International Journal of Waste Resources

International Journal of Waste Resources
Open Access

ISSN: 2252-5211

+44 1477412632

Abstract

Synergistic Effect of Bacterial Consortium for Enhanced Laccase Productionby Submerged Fermentation

Neha Sharma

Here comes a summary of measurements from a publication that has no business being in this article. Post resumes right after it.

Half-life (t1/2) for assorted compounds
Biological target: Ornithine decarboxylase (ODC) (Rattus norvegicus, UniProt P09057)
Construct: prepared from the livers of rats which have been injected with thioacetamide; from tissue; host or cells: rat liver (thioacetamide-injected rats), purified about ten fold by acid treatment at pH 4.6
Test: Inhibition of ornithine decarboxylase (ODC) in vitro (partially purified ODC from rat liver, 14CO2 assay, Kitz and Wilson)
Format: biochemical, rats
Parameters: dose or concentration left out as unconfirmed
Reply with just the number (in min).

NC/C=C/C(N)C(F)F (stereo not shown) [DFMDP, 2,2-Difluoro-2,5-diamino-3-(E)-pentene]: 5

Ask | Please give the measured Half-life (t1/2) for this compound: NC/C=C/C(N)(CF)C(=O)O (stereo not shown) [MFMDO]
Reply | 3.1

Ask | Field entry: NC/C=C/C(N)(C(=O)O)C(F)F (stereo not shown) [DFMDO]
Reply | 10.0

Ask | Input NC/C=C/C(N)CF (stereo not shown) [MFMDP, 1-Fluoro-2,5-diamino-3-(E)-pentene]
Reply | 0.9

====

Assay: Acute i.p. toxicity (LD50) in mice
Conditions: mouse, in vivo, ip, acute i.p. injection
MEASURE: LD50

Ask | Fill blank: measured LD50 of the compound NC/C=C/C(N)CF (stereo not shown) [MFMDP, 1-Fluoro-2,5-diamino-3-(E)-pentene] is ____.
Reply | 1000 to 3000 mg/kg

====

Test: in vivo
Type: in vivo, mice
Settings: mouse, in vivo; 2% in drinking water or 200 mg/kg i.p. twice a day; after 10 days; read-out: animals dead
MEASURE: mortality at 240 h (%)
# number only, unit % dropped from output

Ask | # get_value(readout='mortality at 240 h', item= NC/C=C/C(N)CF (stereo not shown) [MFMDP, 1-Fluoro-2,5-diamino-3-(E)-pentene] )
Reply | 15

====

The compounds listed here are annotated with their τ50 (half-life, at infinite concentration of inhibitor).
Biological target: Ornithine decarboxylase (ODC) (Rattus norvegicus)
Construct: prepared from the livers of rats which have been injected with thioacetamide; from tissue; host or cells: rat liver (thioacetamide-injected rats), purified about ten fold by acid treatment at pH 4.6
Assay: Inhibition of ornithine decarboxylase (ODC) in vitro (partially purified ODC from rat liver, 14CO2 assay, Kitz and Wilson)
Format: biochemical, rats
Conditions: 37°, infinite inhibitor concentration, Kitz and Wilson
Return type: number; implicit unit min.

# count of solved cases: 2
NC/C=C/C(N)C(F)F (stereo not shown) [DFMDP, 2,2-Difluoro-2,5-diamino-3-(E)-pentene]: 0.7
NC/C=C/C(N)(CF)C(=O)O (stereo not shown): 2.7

Industrialisation is rapidly changing the pace of economy by leaps and bounds. At the same time, the effects of pollution are evident in terms of infiltration and accumulation of hazardous substances in environment at large. Rajasthan has witnessed tremendous growth in small scale industries, one of them being the handmade paper industry. Globally, the finished product famously known as “Sanganeri handmade paper” is being appreciated for its ethnic hues and multi-usage. The current practices of paper manufacturing rely on intensive mechanical pulping process utilising an array of raw materials finally leading to enormous volumes of effluent. A combination of mechanical and chemical pulping process has certain identifiable gaps in the form of high production cost, high energy consumption and generation of large volumes of solid waste and effluents rich in high BOD,COD, synthetic dyes, heavy metals, bleaching agents, lignins and diversified range of xenobiotic compounds; thereby posing an environmental threat. Considering this fact, we proposed a pilot study aimed at cleaner and greener production of handmade paper by bioprospecting of indigenous micro flora. For this study, soil samples were collected in accordance with standard procedures from local handmade paper industry located at Sanganer, Jaipur. Preliminarily, the samples were screened for bacterial isolates capable of producing laccase, an important enzyme responsible for delignification). Laccases (EC 1.10.3.2) are copper-containing oxidase enzymes found in many plants, fungi, and microorganisms. Furthermore, synergistic effect of bacterial consortium was explored for enhanced laccase production through submerged fermentation. Laccase activity as monitored in Cell Free Extract (CFE), was found to be maximum of 60.9 U/ml for bacterial consortium and was highly significant (p<0.05) with respect to abiotic control. This pilot study suggested the role of autochthonous micro flora in delignification of raw materials thereby obliterating the energy and cost intensive chemico-mechanical pulping process.

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